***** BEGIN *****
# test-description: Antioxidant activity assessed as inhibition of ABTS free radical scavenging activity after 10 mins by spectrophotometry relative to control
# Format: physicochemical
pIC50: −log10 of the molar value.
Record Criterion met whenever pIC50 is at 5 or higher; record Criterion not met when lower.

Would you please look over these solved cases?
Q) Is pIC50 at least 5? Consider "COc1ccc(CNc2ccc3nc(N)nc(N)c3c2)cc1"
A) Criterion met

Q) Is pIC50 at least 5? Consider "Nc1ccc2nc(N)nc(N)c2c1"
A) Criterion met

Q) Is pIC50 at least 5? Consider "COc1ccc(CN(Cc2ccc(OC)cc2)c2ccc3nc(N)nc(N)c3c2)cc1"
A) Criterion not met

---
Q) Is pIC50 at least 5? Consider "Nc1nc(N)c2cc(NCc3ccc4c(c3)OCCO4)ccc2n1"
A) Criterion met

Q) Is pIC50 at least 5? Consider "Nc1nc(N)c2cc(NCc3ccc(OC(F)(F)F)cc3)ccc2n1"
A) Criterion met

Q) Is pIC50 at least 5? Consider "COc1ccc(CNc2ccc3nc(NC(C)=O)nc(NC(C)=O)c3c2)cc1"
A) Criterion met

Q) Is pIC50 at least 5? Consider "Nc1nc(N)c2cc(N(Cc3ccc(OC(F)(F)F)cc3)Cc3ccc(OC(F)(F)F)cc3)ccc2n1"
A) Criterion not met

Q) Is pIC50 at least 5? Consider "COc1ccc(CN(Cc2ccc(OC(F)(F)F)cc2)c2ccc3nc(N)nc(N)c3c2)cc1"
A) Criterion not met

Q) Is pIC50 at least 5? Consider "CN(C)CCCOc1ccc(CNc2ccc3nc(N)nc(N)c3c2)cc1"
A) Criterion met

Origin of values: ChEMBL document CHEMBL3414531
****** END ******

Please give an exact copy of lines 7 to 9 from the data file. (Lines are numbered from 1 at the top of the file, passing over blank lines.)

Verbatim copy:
A) Criterion met

Q) Is pIC50 at least 5? Consider "Nc1ccc2nc(N)nc(N)c2c1"
A) Criterion met